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John Locke is trying to justify original acquisition of private property rights. Locke argues that property in a thing should be allocated to the first person to labour on that thing. He was not talking about things that are already owned, but about things that are unowned or used in common by people in general.
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John Locke argues that “the first taker of a thing from the common legitimately acquires rights not because he was first but because and if and only if, he mixed his labour with the thing he takes”. To support his theory Locke gives the following argument.He states that we all have property in our own person. Since we have property in our own person, our bodies and the work of our hands is also our own. When we remove something from its natural state by mixing our labour with it, we are giving somehting of our own to it, so we make it our own property. However, two problems derive from this argument. First, it is not certain that we do own our bodies and second, even if we do own our bodies and consequently our labour, why should the mixing of our labour with a thing make this thing our property.
To justify his theory, Locke uses the example of the apple. He says that if we pick an apple and eat it, everyone agrees that the apple becomes our exclusive property at some point in the process whether it was when we picked it up, eat it or digested it. This cant be because everyone has consented to the appropriation, because if everyone’s consent was required for every appropriation we would all starve. The only thing that provides the justification that the apple somewhere in the process became our exclusive property is the labour expended on the picking of the apple.
According to Locke, there are two restrictions/provisos that need to be met for his justification of private property. The sufficiency and the spoilation provisos.
According to the sufficiency proviso, appropriations of a natural resource are justifiable provided that there is enough and as good left in commons for others to use. This proviso can be interpreted in many ways. The first meaning the sufficiency provision can have is that it is”justifiable to confer ownership of a thing on the person who first mixes his labour with , but only if this leaves enough like things remaining in the common for others to appropriate. According to Nozick, this interpretation of the proviso “if applied literally would rule out all acquisition of finite resources, however plentiful the supply. Another interpretation of the proviso is that “the appropriation by the person who mixes labour with a thing is justifiable if it leaves enough like things in the common for others to continue to make use of it. Here Nozick helds that if the appropriator compensated the others for their losss after an appropriation that violated the terms of the proviso, then this appropriation would be justifiable and legitimate. Another meaning of the proviso is that “appropriations are justifiable provided that they do not leave anyone worse of in general terms”. However, an interpretation like this could make the proviso useless and unecessary. Locke stated that the appropriation from the common not only makes as a whole better but also provides a positive benefit to non owners. To justify this locke compares the life of the American Indians and the comforts of the British. Even a king of a large and fruitful territory in America lives in worse conditions than a labourer in England. However by interpretating the proviso in this way, it would be satisfied in all cases and all appropriations would be justifiable since they leave everyone in the common in better terms and conditions. Another interpreation of the proviso is that an appropriation of a thing by a person who mixes his labour wiht it is justifiable as long as it leaves others with sufficient opportunities to provide for their own survival by labour- even if this involves labouring for money to acquire property by exchange.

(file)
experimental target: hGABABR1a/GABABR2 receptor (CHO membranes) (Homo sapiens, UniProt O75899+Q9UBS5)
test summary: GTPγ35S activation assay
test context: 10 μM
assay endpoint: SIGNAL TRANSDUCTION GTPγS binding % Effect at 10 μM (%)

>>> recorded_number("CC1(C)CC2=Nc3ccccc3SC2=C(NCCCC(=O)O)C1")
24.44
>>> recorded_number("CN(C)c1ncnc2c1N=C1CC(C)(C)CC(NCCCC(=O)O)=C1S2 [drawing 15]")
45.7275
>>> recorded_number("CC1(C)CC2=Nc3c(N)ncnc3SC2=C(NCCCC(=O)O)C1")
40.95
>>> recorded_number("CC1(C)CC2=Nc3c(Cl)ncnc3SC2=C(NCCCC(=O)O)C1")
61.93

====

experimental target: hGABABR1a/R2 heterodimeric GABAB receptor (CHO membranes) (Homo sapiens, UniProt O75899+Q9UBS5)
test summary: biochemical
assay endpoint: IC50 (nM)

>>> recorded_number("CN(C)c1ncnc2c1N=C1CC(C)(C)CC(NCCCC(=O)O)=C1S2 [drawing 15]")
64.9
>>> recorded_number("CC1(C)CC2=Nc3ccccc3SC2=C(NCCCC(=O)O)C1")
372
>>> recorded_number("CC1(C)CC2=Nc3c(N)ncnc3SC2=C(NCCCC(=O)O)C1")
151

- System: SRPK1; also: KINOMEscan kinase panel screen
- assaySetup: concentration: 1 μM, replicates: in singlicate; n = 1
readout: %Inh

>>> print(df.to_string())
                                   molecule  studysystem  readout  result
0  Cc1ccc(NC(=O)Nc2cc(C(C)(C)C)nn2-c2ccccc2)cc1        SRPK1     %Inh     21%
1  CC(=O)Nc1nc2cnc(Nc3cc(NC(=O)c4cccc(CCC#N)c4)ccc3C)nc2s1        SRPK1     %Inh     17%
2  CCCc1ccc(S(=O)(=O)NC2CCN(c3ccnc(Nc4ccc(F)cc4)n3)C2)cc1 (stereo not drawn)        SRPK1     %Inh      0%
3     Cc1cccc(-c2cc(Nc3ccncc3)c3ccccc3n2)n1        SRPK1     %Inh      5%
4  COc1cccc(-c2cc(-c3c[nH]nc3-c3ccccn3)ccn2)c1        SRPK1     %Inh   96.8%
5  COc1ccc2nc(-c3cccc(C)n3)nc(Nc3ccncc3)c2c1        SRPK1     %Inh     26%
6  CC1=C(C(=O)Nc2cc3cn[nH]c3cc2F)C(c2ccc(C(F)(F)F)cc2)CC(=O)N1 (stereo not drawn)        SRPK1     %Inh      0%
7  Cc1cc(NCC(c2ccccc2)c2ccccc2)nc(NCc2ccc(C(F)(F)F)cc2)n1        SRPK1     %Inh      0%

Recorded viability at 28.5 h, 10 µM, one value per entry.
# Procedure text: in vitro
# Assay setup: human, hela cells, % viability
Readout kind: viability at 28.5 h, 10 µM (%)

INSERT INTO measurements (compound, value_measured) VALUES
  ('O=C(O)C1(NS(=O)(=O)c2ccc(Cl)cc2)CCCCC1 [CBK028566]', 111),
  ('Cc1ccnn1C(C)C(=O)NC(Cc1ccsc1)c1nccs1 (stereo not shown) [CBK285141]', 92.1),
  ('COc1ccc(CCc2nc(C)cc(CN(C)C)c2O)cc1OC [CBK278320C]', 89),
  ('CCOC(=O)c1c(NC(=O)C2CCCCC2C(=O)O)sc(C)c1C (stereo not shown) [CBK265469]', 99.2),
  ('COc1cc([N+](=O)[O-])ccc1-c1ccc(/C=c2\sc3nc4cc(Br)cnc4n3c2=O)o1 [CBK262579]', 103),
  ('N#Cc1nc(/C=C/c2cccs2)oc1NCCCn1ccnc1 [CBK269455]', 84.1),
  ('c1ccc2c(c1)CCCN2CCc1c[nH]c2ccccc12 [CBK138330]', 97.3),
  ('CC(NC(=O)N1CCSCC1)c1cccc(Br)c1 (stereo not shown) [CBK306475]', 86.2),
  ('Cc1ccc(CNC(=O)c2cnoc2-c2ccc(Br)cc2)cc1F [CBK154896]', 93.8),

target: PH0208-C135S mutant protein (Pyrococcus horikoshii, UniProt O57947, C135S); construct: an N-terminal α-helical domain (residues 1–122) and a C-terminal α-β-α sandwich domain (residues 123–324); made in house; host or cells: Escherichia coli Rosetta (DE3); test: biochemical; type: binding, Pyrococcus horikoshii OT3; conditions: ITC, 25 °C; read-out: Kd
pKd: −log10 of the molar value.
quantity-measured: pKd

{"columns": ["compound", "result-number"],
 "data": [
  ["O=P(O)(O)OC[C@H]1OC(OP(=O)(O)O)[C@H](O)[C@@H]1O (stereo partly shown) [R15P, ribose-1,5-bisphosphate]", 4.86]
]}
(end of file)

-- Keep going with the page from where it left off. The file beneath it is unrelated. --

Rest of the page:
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The second requirement that needs to be met for Lockes theory of acquisition is the spoilation proviso.According to the spoilation proviso any appropriation which leads to a waste of resources is illegitimate, regardless of whether it diminishes the supply or the prospects available for others. Exploitation of natural resources is unjustifiable if it involves taking more than can be used and wasting the surplus. However this doesnt mean that the proviso isnt met with the invention of money because it is legitimate to take more than you need if you intend to sell it and not let it waste.
To conclude, John Lockes theory is very important. Natural resources can be exploited to their fullest extend only by people working on them. The people will choose to take the necessary work if they are rewarded by the allocation of private property in whatever is produced by their work. So a clear simple rule that labouring on a thing always and automatically allows you to take the thing laboured is a simple and effective reward for the expenditure of the necessary labour.
To examine the importance of Lockes theory we must examine its present relecance. As Locke himself helds, original acquisition of the land in this country was not possible in Lockes time and is not today. However new categories of no property constantly come into existence and when a new resource comes into being or a pre-existing resource becomes scarce, through Lockes theory we can provide a sufficient answer on whether and how it should be reduced to ownership. Moreover, Lockes theory provides justification for giving ownership of newly created things to the creator but also justification to consider those newly created things as property at all.
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